~ Posted by Jeremy Duns, October 19th 2012
Harriet Klausner claims to be a speed-reader. In the last decade, this former librarian has reviewed over 28,000 books on Amazon, Barnes & Noble and other sites. She's a notorious figure in the book-reviewing world. For many authors, getting "Klausnered" is a rite of passage, and as her "reviews" are nearly always very positive they are in a small way helpful, as she raises the average rank of your book.
Despite the impossibility of reading so many books and liking them all, few authors or publishers have condemned her as an obvious fake. But last week, a blogger who has spent years obsessively documenting Klausner's reviewing habits finally found a smoking gun. Using information given by Klausner herself in interviews, the blogger showed that many of the free books she receives from publishers and then reviews are promptly sold online from an account under her son's name. Suddenly, it all makes sense. Some have estimated that Klausner has made around $20,000 a year from her review mill.
But it has made no difference. On Tuesday, Klausner posted 30 new reviews to Amazon, all of them positive. The fact that Amazon and others have tolerated such an obvious fake for so long, and will apparently continue to do so despite overwhelming evidence she is profiting from it, shows how little they care about the integrity of their review systems.
A few months ago, the bestselling British thriller-writer Stephen Leather publicly boasted that he creates fake identities to promote his books online, and the New York Times revealed that the bestselling American writer John Locke kickstarted his success by bulk-buying Amazon reviews of his work. I was involved in exposing another author who used fake identities to give his own work glowing reviews and to slate that of others, and many high-profile writers signed a letter condemning these practices. But despite that, and all the subsequent articles about the topic, nothing has changed.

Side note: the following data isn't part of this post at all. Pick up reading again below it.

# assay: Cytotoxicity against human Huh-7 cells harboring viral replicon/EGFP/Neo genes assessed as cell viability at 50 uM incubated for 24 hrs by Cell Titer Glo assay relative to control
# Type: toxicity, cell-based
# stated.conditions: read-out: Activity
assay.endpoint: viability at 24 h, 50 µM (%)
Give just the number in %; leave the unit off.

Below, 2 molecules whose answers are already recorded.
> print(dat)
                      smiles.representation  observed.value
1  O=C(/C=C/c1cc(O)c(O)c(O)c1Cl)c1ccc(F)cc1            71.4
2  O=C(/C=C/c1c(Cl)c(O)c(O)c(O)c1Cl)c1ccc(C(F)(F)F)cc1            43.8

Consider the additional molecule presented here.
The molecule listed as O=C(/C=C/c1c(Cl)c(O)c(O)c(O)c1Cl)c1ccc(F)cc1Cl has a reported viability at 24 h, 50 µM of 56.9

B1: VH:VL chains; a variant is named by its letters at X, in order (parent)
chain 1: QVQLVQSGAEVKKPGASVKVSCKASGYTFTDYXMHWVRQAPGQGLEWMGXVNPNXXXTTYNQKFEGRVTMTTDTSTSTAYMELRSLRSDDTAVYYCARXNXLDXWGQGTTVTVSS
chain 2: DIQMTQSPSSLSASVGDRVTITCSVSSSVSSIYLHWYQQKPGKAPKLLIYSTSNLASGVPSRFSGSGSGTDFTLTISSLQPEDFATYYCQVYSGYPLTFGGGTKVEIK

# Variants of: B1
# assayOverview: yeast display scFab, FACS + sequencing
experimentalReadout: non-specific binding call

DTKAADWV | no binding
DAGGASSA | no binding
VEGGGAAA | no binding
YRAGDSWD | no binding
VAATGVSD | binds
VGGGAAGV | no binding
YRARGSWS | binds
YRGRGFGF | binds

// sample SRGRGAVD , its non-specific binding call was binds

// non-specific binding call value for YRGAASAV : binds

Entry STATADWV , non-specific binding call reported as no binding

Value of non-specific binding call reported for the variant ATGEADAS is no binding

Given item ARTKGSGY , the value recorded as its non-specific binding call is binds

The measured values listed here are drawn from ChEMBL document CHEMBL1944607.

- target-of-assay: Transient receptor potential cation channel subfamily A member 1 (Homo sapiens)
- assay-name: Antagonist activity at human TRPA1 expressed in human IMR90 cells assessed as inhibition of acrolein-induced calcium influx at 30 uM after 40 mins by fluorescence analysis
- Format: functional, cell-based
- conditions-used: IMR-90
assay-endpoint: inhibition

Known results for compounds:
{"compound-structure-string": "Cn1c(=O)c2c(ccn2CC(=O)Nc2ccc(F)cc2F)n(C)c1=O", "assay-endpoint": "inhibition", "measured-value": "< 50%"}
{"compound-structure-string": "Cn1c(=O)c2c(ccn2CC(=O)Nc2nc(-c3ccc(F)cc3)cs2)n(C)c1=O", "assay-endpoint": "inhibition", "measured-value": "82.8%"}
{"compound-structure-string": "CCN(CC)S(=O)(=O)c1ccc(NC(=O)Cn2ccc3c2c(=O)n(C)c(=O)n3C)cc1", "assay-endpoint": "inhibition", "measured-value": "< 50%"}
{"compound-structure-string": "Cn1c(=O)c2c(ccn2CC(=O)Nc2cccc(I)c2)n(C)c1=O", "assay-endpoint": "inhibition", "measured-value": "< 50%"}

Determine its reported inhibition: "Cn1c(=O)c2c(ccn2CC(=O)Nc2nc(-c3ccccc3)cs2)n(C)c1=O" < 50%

As an author, I'm interested in having as fair a review process as possible. Nothing is ever perfect, but I don't see it as too demanding to want sites that sell books to have some way of ensuring that those reviewing them don't have a conflict of interest. I thought this was a simple issue, but the reaction has been mixed. Many authors seem to feel as I do, but some have also argued, in effect, that no systems are ever fair and it is therefore useless to try. Some have dismissed these problems as trivial; others still have accused me and others of conducting a witch-hunt. In the meantime, there's been no reaction at all from the big online retailers. I find the moral equivalence and name-calling bewildering, but have to agree that there seems little point in trying to change the ways of massive corporations when faced with such overwhelming apathy.
Jeremy Duns is author of the Paul Dark spy novels